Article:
Presentation on theme: "Mendelian Patterns of Inheritance BIOLOGY. Gregor Mendel (1822-1884) Austrian monk who formulated fundamental laws of heredity in early 1860s. –Studied."— Presentation transcript:
Mendelian Patterns of Inheritance BIOLOGY
Gregor Mendel ( ) Austrian monk who formulated fundamental laws of heredity in early 1860s. –Studied science and mathematics at University of Vienna. – Formulated the particulate theory of inheritance. Inheritance involves reshuffling of genes from generation to generation.
Gregor Mendel Important Dates Experimented with peas, Pisum sativum, from Reported his findings to the Brunn Society for the Study of Natural Science in 1865 Published Experiments with Plant Hybrids in 1866
One-Trait Inheritance Mendel performed cross-breeding experiments between true-breeding plants (homozygous). –Chose varieties that differed in only one trait (monohybrid cross) –Performed crosses Parental generation = P First generation offspring = F 1 (1 st filial) Second generation offspring = F 2
Law of Segregation Each individual has two factors for each trait. The factors separate when gametes form. A gamete contains only one of two factors. Fertilization = new individual with 2 factors for each trait.
Genotype Versus Phenotype Genotype –Refers to the alleles an individual receives. Phenotype –Refers to the physical appearance of the individual.
Modern Genetics View Each trait is controlled by two alleles (alternate forms of a gene). Dominant allele (D) masks the expression of the recessive allele (d). Alleles occur on a homologous pair of chromosomes at a locus. –Homozygous = identical alleles –Heterozygous = different alleles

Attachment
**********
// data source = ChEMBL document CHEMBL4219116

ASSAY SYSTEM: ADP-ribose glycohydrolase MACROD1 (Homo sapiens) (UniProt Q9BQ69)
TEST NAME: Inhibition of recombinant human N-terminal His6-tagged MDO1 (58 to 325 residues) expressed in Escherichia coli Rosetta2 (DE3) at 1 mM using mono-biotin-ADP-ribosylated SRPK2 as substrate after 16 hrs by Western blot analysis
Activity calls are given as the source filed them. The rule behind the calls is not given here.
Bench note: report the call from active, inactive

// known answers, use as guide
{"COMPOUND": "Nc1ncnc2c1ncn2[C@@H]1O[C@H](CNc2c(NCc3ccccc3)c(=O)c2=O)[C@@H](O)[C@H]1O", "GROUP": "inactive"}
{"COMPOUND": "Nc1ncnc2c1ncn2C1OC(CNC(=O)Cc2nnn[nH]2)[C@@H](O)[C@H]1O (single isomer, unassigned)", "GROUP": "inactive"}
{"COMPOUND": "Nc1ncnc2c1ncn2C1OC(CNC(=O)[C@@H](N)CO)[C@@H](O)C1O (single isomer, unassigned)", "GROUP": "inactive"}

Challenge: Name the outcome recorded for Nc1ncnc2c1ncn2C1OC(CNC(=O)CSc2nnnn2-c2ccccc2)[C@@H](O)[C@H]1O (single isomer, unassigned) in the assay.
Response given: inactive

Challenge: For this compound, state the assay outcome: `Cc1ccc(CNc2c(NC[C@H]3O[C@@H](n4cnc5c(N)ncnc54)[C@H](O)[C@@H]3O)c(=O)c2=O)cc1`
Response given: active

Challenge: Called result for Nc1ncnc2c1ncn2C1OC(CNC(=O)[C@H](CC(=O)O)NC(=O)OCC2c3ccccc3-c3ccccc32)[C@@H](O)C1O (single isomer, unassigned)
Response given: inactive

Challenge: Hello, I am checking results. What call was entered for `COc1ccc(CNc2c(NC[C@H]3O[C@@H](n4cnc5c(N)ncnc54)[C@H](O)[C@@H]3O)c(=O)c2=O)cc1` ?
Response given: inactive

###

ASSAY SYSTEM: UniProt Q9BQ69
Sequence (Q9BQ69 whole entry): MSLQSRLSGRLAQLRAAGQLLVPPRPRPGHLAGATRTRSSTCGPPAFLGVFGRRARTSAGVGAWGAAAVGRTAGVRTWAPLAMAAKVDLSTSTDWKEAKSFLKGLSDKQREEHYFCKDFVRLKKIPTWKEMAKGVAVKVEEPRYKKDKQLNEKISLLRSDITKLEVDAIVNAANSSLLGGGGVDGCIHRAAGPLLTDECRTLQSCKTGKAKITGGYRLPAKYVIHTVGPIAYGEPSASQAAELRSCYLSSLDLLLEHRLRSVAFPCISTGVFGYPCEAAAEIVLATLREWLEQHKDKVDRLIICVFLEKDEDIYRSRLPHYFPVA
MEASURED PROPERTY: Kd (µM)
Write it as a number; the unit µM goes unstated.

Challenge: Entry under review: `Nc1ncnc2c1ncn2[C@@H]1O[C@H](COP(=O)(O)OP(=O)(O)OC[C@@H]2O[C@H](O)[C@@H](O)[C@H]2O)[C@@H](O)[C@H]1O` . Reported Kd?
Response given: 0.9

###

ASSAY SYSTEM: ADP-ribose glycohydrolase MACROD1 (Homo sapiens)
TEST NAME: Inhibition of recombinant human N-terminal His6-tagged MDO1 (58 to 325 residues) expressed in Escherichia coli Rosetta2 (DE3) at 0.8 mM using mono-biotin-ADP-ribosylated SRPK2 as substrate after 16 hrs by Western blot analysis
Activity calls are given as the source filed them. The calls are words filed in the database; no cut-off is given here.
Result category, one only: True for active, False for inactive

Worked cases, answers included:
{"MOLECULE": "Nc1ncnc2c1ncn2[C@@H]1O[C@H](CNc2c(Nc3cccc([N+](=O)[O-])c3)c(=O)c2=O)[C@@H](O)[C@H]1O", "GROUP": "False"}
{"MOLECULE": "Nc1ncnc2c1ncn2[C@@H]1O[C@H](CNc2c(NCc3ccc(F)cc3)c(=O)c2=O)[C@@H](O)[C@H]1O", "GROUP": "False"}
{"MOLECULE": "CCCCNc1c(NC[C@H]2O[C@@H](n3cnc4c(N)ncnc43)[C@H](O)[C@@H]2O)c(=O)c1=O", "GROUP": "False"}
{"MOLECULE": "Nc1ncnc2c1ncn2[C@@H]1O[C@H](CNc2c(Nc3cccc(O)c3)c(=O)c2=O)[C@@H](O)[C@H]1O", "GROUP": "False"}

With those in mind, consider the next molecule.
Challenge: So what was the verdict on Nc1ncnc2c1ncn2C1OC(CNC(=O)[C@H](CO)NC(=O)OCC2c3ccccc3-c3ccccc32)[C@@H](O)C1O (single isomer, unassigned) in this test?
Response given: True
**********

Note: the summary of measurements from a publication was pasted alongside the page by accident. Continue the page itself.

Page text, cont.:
Punnett Square All possible kinds of sperm are lined up on one axis, and all possible kinds of eggs are lined up on the other axis. –Every possible combination of alleles is placed within the squares.
Testcross A monohybrid testcross determines if the phenotype is homozygous dominant (RR) or heterozygous (Rr). Those with one dominant gene will express the dominant phenotype whereas individuals with the recessive phenotype must be homozygous (rr)
Two-Traits Dihybrid Cross Mendel performed cross using true-breeding plants differing in two traits. –Observed phenotypes among F 2 plants. –Formulated law of independent assortment: Each factor segregates independently of the others All possible combinations of factors can occur.
Figure 14.7 Testing two hypotheses for segregation in a dihybrid cross
Two-Trait Testcross A two-trait testcross is used to determine if an individual is homozygous dominant or heterozygous for either of the two traits.
Incomplete Dominance Exhibited when the heterozygote has an intermediate phenotype between that of either homozygote.
Polygenic Inheritance Occurs when a trait is governed by two or more sets of alleles. –Each dominant allele has a quantitative effect and these effects are additive like height
Terminology Pleiotropy - A gene that affects more than one characteristic of an individual. Sickle-cell (incomplete dominance) Epistasis - A gene at one locus interferes with the expression of a gene at a different locus. –Human skin color (polygenic inheritance)